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Champions enjoy comfortable win on mountain bikes at Beijing Olympics
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Both men and women's champions in mountain bike cross country exhibited their absolute dominance on the Laoshan mountain bike course with two convincing victories Saturday.

The last day of cycling competitions witnessed Sabine Spitz claiming Germany's first cycling gold at the Beijing Olympics after she won the women's mountain bike cross country.

Spitz dominated the race from the first lap to the last, clocking one hour, 45 minutes and 11 seconds for the gold medal.

"It is a dream come true. I was very happy, because from the beginning I could make the race at the front and set the speed," Spitz said.

Maja Wloszczowska of Poland took the silver at 1:45:52, while the bronze medal went to Irina Kalentyeva of Russia at 1:46:28.

"Of course I want a gold, but the German rider was too fast. I think I need to have more power on the last lap, but I am satisfied with the silver," Wloszczowska said.

Chinese medal hopeful Liu Ying in the discipline finally placed 12th, while another Chinese biker Ren Chengyuan finished fifth.

"The gear went wrong when I started, which greatly affected my riding throughout the competition. I had to continue the race with a broken gear. I couldn't get it repaired because it would take time," explained Ren, who won China's first World Cup title last year in Belgium.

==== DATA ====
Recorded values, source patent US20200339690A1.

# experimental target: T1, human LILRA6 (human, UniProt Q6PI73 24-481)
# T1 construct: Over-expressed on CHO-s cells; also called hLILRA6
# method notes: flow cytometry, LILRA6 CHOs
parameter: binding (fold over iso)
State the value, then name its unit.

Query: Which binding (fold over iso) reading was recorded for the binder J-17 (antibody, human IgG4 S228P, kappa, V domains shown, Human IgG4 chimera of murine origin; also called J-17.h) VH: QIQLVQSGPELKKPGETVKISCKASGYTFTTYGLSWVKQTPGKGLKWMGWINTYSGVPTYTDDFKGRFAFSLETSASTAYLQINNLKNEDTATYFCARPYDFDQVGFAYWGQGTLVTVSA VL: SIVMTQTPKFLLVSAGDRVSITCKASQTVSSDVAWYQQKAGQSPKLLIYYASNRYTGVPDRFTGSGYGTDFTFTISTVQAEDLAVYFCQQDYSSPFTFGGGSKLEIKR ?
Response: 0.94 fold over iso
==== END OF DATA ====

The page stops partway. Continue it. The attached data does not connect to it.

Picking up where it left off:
In men's mountain bike cross country, defending Olympic champion and four-time world champion Julien Absalon from France finished the 8-lap zigzagging Laoshan mountain bike course at 1 hour 55 minutes 59 seconds, enjoying a clear advantage over the chaser group with a margin of 1 minute 07 seconds.

His compatriot Jean-Christophe Peraud won the silver medal at 1:57:06, while Nino Schurter from Switzerland finished third at 1:57:52.

Ji Jianhua, the only Chinese rider who participated in the discipline, finished 22nd at 2:05:29, the best-ever result achieved by Asian male riders at the Olympics.

The Laoshan course is 4.5 kilometers long, and features a hard-pack track with a number of small climbs through heavy brush and woods. Changes were made to the course to make it more technical, adding more banked curves, drops, rock and new climbs and descents after riders complained it lacked challenge at the Good Luck Beijing invitational event in 2007.

"It's the most complicated, difficult technical race. There were lots of stones and no time to rest," admitted Absalon.

The sentiment was echoed by the silver medalist Peraud, who said that it is one of the most difficult course he had ever raced.

"After I finished, I was so tired that I had to take a rest, because I couldn't feel my legs anymore," said the 31-year-old French rider, claiming that he is proud to be on the podium.

On how his victory compared with winning gold at Athens in 2004, the defending champion said it's more exciting.

"I dreamed about it in 2004, and now it's like a dream again," Absalon said.

The mountain bike is a relatively new discipline, which has its origins in the United States during the 1970s. However, the Europeans staged better performances over the Americans in the sport, with France and Switzerland dominating the men's competition, while Germany and Poland leading in the women's race.

(Xinhua News Agency August 23, 2008)

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